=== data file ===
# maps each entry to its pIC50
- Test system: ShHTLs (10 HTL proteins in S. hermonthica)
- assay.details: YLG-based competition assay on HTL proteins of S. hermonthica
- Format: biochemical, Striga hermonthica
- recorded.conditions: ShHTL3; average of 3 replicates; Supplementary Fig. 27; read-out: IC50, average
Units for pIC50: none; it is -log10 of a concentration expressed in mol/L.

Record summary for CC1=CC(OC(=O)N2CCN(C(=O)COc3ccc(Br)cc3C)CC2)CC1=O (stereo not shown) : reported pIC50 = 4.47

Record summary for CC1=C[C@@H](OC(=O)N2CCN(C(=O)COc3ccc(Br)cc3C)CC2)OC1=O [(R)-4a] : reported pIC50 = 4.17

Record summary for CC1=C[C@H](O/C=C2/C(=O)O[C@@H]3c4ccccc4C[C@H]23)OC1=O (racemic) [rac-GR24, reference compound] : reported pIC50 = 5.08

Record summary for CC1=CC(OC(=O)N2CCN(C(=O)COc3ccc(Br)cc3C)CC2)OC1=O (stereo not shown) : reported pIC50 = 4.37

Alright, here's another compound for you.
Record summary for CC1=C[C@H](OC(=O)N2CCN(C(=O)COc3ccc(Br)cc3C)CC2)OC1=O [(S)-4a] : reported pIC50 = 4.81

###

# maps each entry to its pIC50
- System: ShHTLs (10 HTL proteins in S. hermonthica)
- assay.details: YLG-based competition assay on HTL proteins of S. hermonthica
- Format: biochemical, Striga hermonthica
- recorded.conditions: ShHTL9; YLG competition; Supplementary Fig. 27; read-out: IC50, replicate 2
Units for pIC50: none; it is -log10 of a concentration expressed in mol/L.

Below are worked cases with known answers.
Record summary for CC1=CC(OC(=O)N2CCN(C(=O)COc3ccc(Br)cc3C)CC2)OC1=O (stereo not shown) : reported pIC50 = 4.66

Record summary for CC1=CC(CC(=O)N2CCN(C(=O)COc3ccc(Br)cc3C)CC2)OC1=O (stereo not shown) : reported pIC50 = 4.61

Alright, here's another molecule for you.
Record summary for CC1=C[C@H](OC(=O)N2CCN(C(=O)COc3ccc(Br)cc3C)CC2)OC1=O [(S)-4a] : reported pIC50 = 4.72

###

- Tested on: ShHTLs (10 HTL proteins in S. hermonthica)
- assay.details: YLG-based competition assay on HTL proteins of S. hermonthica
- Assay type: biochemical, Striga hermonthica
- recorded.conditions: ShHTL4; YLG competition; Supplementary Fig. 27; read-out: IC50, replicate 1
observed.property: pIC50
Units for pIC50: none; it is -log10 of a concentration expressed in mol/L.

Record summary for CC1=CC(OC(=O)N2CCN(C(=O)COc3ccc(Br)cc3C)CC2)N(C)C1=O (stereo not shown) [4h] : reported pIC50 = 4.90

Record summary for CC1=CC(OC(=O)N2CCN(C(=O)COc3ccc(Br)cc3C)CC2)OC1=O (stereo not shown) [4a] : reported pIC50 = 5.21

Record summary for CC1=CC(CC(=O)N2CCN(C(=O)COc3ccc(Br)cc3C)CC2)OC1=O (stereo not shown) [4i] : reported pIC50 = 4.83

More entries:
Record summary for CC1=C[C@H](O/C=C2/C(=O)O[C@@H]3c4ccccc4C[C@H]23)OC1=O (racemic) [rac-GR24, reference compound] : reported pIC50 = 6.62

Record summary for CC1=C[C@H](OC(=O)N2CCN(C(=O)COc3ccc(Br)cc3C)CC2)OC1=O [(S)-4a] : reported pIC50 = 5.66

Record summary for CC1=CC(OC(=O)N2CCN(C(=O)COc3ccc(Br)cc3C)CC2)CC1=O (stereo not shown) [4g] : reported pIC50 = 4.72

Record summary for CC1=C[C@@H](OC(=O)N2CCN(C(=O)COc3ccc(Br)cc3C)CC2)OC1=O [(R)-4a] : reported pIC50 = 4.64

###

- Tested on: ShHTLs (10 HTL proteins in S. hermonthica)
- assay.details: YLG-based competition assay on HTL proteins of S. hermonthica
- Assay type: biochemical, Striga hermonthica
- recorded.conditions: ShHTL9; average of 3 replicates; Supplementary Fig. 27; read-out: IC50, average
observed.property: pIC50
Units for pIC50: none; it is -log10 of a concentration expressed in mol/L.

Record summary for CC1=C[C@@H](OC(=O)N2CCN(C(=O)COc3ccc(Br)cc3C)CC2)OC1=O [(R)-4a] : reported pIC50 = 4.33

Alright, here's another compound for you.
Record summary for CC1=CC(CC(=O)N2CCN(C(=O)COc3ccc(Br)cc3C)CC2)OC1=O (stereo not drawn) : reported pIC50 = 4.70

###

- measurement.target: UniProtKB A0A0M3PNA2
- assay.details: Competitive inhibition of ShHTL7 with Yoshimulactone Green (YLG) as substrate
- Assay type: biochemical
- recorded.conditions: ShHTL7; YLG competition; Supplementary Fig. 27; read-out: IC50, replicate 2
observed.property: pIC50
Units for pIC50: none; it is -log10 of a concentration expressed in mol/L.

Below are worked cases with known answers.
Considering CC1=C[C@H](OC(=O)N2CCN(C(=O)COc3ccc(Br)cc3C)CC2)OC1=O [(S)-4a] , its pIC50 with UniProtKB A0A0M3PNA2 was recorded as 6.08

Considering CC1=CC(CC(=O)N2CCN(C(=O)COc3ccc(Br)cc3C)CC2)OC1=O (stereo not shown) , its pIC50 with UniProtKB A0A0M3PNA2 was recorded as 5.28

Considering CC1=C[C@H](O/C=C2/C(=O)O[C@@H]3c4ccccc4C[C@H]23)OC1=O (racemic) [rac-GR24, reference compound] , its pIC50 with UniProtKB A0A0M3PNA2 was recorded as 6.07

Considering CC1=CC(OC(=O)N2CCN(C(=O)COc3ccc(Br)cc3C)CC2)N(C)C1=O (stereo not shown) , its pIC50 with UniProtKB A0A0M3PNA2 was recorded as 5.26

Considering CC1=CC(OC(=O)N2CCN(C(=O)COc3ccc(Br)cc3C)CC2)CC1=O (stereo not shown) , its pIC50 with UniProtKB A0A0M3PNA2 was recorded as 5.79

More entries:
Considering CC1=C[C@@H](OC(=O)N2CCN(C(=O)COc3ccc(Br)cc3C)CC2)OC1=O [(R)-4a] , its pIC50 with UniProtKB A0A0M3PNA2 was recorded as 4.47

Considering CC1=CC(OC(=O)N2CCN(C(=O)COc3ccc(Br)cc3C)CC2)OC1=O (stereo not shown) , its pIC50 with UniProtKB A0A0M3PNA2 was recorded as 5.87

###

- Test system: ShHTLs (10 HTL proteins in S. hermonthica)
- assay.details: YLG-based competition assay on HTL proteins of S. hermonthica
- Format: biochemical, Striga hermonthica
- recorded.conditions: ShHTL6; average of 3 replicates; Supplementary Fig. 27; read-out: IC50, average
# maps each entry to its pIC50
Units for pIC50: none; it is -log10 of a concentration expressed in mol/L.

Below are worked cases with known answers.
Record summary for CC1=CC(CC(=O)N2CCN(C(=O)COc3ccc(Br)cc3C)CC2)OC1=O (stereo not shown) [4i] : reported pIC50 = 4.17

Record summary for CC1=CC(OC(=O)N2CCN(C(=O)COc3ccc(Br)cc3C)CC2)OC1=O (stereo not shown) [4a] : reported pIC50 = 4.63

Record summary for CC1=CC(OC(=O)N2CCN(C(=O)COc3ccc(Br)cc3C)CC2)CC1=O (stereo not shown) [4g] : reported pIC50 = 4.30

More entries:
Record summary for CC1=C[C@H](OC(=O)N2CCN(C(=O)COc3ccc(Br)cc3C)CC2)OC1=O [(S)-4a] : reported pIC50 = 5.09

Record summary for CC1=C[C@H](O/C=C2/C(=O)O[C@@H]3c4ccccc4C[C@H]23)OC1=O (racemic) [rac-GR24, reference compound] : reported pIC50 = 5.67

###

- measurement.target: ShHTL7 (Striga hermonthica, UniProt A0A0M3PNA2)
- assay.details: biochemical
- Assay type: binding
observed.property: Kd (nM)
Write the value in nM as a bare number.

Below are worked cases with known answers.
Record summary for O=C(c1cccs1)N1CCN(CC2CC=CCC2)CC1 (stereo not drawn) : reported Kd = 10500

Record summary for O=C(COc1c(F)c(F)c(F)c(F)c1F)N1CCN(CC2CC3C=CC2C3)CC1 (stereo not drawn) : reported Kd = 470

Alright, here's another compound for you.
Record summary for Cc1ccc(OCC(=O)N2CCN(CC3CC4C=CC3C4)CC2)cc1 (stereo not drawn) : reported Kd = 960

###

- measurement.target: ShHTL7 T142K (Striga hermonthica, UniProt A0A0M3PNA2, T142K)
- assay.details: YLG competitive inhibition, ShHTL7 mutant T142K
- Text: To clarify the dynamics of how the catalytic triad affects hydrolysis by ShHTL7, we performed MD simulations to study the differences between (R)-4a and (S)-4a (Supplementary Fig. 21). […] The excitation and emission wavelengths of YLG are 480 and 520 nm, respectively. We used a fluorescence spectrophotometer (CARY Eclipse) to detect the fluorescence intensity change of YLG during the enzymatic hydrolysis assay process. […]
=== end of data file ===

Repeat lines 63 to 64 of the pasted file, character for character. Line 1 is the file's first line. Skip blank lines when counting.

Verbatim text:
More entries:
Considering CC1=C[C@@H](OC(=O)N2CCN(C(=O)COc3ccc(Br)cc3C)CC2)OC1=O [(R)-4a] , its pIC50 with UniProtKB A0A0M3PNA2 was recorded as 4.47